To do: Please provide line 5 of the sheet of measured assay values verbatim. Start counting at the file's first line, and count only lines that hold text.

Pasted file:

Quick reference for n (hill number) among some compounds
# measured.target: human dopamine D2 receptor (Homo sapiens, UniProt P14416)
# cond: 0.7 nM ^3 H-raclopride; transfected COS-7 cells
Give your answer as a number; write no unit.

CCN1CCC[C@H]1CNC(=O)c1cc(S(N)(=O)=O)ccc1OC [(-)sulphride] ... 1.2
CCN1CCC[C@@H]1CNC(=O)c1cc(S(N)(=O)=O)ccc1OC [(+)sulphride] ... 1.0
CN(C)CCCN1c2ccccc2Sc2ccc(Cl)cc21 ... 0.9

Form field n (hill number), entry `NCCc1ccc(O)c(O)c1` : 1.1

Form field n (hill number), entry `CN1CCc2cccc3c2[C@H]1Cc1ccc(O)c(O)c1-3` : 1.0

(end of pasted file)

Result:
CCN1CCC[C@H]1CNC(=O)c1cc(S(N)(=O)=O)ccc1OC [(-)sulphride] ... 1.2